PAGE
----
Then start here, with the paper describing it. And here, with a blog entry that describes the virtues of having a product platform. Excerpt: We have designed and implemented the Google File Sys- tem, a scalable distributed file system for large distributed data-intensive applications. It provides fault tolerance while running…

Then start here, with the paper describing it. And here, with a blog entry that describes the virtues of having a product platform.

Excerpt:

We have designed and implemented the Google File Sys-
tem, a scalable distributed file system for large distributed
data-intensive applications. It provides fault tolerance while
running on inexpensive commodity hardware, and it delivers
high aggregate performance to a large number of clients.
While sharing many of the same goals as previous dis-
tributed file systems, our design has been driven by obser-
vations of our application workloads and technological envi-
ronment, both current and anticipated, that reflect a marked
departure from some earlier file system assumptions. This
has led us to reexamine traditional choices and explore rad-
ically different design points.
The file system has successfully met our storage needs.
It is widely deployed within Google as the storage platform
for the generation and processing of data used by our ser-
vice as well as research and development efforts that require
large data sets.

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Grokking Furl: Storage, Search, and the PersonalWeb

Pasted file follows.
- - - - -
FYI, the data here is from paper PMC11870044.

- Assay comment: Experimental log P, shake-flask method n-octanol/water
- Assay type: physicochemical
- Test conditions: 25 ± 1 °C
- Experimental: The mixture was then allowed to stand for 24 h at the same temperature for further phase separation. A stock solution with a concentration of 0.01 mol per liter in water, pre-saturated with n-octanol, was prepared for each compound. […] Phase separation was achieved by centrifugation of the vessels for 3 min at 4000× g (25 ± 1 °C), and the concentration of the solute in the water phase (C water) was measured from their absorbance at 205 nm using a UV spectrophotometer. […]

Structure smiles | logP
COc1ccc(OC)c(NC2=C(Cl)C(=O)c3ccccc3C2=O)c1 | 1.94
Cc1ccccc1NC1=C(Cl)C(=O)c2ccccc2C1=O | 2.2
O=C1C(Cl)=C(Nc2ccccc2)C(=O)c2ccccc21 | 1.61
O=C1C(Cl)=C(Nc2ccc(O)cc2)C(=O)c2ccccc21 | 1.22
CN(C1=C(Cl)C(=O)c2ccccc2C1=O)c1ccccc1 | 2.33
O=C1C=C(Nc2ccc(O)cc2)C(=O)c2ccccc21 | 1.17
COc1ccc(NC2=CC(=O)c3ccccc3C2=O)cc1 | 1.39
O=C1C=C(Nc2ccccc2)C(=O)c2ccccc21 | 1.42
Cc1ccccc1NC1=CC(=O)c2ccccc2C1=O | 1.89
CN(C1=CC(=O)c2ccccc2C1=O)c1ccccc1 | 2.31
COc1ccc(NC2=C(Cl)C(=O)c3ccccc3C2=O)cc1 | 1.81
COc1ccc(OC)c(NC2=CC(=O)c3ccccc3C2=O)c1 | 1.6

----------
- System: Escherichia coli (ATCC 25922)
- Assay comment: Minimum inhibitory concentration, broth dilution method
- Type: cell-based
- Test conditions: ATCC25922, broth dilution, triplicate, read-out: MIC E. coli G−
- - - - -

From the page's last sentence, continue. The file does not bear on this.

Today I finally got to talk with Mike Giles, the fellow behind Furl. He's based near Amherst, Mass, but used to work out in California, most recently at Vitria, a businessprocessenterpriseapplicationsoftware (ie, BigBoringButImportant) company. He started there when it had 20 employees, rode it out as it went to 1200…

furlToday I finally got to talk with Mike Giles, the fellow behind Furl. He’s based near Amherst, Mass, but used to work out in California, most recently at Vitria, a businessprocessenterpriseapplicationsoftware (ie, BigBoringButImportant) company. He started there when it had 20 employees, rode it out as it went to 1200 and went public, then bailed (it’s now at about 300 or so). Before Vitria he founded a startup, then, closed it. In other words, he’s one of us – he’s been through the roller coaster, and he’s wiser for it.

Something tells me he’s pretty happy in his current gig. He’s the only full time employee, but works with a small cadre of contractors and friends. He’s got between 5-10K users since announcing the beta in January.

Mike started Furl about a year ago to solve a problem he – and a lot of us – had with bookmarks. Namely, bookmarking is a lame, half-assed, unsearchable, flat, linkrotten approach to recalling that which you’ve seen and care to recall on the web. Now, a lot of folks have made stabs at solving this particular problem, but Mike’s got a lot of very cool features built into his beta, and more on the way.

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The Web As Platform

I've decided to add a new category to Searchblog, and with it a new facet of coverage, which I'm calling The Web As Platform. For reasons I hope to make clear over time, I think search represents critical binding for this particular erector set. This meme has been around for…

I’ve decided to add a new category to Searchblog, and with it a new facet of coverage, which I’m calling The Web As Platform. For reasons I hope to make clear over time, I think search represents critical binding for this particular erector set. This meme has been around for a very long time, in various flavors, but any number of circumstances are gathering which have given it significant traction and I find it important and fascinating. I’ve been doing a fair amount of work in this space, work I’ll be announcing later in the year, but for now, I hope you agree this is a space worth watching.